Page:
By: Daniel Reynolds
Game 1 was not a great look for the Raptors. DeRozan struggled, Amir struggled, even the shot clocks struggled. I’m not sure Terrence Ross was still on the team by the end. Valanciunas threw himself around (franchise playoff record 18 rebounds), but the team turnovers were bad. And momentum? Forget about it. Heading into Game 2, it was clear the Raptors would need to show that their offense wasn’t always going to resemble a newborn deer on ice. Skittish, slippery and unsure of itself.
To assist, I made my way to Game 2. I hadn’t been to a playoff game since the 2000-01 season, during that magical second round run. I went to every playoff game that year, a personal fact of history I still revel in to this day. But I’ll spare you the details. We all remember how that went down.
Regardless, the subway southbound was buzzing, Union Station exploding. Nothing could ruin the good vibes. Until I saw him. Yes, in the scrum right outside Gate 1, was Rob Ford. I won’t lie: this was not encouraging news. To me, Ford radiates bad mojo, the wrong kind of attention. He hijacks narratives and distracts attention. The tone of the night was now ominous.
Still, with our top row seats claimed, bedecked in our Northern Uprising T-shirts, I settled in with my pal Antonio. The anthems were sung.
Game 2 begins.
Game 2 started much the same way as Game 1, with the Raptors appearing overly jumpy and Brooklyn calmly making plays. The 8-1 opening score was not promising. The crowd was looking for a reason to cheer. And it still felt like the Nets’ collective inability to make shots was the only thing keeping the game close. Not a good sign.
Biggest takeaway from the quarter: the Jonas pump fake jumper is just not working. Seriously guy, when that ball swings to you either a) take the shot immediately, or b) make the pass. No one is leaping to block your jumper. They want you to shoot your jumper.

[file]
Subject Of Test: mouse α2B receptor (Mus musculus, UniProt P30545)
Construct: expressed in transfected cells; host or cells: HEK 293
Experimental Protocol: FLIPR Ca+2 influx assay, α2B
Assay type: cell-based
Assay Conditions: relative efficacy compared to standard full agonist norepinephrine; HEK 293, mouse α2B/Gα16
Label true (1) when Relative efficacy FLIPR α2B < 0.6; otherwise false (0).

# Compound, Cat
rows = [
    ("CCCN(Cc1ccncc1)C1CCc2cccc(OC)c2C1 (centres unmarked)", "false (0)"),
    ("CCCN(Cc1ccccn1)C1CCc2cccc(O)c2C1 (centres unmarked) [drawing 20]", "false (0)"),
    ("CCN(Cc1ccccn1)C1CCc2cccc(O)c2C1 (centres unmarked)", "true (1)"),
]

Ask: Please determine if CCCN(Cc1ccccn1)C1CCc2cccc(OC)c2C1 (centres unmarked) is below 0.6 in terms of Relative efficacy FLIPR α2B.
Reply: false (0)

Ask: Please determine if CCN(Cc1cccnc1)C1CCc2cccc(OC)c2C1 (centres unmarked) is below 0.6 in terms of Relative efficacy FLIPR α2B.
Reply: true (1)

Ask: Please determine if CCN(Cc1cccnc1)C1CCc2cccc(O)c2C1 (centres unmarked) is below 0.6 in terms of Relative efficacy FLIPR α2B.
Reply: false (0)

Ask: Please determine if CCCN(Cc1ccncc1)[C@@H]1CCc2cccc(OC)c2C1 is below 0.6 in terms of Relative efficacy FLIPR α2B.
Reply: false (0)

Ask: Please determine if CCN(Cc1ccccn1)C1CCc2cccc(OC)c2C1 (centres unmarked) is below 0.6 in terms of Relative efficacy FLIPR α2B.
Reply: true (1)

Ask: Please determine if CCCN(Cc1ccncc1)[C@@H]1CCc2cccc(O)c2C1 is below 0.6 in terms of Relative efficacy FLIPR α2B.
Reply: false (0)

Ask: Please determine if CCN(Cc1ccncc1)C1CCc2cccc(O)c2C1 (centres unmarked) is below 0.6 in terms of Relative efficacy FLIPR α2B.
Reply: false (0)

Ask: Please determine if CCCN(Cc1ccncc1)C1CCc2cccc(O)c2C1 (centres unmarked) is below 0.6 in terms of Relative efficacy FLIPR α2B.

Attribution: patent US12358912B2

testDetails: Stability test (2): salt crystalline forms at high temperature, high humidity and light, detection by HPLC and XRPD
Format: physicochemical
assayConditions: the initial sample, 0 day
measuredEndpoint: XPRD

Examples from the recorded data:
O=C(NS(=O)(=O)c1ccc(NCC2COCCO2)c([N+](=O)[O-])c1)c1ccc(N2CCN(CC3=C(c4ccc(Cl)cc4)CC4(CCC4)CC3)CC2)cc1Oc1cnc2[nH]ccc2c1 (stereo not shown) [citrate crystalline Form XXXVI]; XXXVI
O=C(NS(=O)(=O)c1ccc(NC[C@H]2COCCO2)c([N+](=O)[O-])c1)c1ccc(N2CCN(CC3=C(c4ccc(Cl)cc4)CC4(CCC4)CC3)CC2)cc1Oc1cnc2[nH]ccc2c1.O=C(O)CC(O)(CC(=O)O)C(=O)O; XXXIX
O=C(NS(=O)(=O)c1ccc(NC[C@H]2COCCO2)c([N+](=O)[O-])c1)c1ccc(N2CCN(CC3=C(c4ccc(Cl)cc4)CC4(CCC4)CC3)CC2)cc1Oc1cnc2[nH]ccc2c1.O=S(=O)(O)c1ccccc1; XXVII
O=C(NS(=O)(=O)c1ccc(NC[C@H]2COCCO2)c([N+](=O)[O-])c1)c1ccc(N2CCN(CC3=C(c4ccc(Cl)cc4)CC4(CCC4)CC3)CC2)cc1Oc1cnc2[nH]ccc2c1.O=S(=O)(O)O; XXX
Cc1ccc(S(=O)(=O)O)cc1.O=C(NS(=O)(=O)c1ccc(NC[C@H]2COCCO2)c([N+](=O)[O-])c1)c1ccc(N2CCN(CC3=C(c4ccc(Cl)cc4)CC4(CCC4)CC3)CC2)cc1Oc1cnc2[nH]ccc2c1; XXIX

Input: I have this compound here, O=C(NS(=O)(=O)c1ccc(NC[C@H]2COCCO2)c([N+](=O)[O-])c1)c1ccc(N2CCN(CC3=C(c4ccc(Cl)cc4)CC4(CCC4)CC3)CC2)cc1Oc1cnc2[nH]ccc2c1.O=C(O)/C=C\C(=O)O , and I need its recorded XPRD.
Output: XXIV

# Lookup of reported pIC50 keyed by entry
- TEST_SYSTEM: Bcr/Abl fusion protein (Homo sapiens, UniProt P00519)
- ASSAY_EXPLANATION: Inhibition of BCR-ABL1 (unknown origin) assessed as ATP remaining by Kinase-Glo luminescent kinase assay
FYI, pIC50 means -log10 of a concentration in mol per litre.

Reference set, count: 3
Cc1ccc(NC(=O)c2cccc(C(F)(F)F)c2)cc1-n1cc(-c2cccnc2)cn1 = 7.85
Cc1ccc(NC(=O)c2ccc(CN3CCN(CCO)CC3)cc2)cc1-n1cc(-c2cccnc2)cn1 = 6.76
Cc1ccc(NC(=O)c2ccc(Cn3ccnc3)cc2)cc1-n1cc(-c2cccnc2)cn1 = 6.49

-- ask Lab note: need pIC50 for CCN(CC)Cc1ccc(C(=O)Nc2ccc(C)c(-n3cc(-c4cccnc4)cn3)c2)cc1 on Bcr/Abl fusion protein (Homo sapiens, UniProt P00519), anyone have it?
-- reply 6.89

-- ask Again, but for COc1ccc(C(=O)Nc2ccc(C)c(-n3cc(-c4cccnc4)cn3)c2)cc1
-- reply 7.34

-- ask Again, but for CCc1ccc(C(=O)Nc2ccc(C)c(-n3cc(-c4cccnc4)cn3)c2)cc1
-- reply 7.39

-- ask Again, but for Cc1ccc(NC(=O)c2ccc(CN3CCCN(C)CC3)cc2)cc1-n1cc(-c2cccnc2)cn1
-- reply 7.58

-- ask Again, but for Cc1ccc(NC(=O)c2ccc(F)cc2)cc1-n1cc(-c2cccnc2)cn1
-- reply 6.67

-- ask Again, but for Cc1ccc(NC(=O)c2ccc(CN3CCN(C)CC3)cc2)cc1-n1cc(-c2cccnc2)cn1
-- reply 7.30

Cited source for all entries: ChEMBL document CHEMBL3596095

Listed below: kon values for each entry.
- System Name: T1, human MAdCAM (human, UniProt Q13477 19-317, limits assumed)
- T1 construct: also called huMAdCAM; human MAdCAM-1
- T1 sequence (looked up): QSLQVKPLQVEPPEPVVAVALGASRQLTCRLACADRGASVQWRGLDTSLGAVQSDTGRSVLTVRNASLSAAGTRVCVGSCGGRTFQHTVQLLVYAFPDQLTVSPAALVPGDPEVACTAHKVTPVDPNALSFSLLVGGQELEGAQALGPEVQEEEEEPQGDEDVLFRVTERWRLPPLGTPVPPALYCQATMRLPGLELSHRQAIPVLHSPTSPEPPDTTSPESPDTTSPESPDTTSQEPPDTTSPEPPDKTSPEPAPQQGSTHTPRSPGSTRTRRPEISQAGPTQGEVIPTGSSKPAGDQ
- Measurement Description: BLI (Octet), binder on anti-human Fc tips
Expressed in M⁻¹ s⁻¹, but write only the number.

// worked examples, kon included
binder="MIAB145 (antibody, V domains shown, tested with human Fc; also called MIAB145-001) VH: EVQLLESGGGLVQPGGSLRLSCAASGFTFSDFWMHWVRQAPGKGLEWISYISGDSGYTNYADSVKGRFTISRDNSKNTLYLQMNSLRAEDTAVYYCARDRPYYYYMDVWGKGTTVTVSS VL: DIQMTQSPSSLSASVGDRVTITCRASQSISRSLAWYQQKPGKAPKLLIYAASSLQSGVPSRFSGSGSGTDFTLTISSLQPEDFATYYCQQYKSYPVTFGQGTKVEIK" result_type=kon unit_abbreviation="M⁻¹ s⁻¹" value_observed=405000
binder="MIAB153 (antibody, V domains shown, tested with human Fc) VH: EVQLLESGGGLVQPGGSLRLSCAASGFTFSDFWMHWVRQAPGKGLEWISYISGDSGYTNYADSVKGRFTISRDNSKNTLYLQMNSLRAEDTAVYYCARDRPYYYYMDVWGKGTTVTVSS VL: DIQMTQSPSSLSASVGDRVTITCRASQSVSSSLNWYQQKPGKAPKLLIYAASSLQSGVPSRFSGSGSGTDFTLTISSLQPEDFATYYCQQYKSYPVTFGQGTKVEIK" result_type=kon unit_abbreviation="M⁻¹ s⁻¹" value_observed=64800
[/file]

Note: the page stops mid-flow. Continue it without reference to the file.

Like any wise fan knows, it is a marathon not a sprint. Somehow the Raptors eventually take a lead and end the quarter up two. I cheer with restraint.
The game continues with more ugly shooting. The Raptors’ 3-point game is non-existent. Then, a truly disquieting sight: Landry Fields checks into the game. Has someone on the bench died? Things go from bad to worse: Rob Ford is shown on the screen. Large cheer. I worry about the fate of the team AND the city. At this point, I am largely catatonic. And the Raptors, somehow, are still winning. Not even a Garnett technical and our first Drake appearance (complete with lint roller!) can rouse me from my anxiety.
Now, bear with me here for an old man aside.
We, as a society, need to say something about the incessant music currently being played during NBA games. I understand it during breaks in play, the demands to “Make Some Noise”, the chants of DEFENSE, etc. I can even make allowances for it, perhaps, during certain in-game moments (a jump ball, a slow inbound up the court). But right now the Raptors employ an in-house DJ and actually cut to him during the game to announce that he’s there. The music drones on and on during possessions. People, we don’t need a DJ at a basketball game. We need a basketball game at a basketball game. That’s the entertainment. The soundtrack should be us.